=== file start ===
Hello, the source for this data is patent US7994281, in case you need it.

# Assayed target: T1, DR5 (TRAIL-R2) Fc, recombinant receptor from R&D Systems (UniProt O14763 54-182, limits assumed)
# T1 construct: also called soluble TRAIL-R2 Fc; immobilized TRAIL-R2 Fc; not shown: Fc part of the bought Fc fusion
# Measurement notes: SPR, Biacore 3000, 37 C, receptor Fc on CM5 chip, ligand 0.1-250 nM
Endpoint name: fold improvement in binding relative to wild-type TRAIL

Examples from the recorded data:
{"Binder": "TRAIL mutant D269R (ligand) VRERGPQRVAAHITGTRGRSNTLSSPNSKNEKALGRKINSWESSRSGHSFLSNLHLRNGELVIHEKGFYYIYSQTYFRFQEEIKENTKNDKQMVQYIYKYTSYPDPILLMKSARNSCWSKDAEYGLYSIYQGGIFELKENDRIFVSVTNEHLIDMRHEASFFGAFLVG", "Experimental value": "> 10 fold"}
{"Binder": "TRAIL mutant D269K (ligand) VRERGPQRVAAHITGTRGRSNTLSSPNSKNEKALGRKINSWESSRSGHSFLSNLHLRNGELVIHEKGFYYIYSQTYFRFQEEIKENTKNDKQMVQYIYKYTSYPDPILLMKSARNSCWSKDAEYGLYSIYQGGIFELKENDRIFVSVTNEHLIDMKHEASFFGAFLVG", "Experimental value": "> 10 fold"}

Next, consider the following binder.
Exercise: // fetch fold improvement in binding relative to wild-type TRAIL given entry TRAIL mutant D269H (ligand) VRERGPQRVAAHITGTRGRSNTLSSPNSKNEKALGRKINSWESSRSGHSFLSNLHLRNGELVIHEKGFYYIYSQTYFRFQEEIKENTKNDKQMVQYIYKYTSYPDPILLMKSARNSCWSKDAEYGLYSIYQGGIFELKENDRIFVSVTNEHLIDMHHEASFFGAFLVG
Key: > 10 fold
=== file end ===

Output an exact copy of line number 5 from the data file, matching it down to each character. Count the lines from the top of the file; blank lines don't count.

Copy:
Endpoint name: fold improvement in binding relative to wild-type TRAIL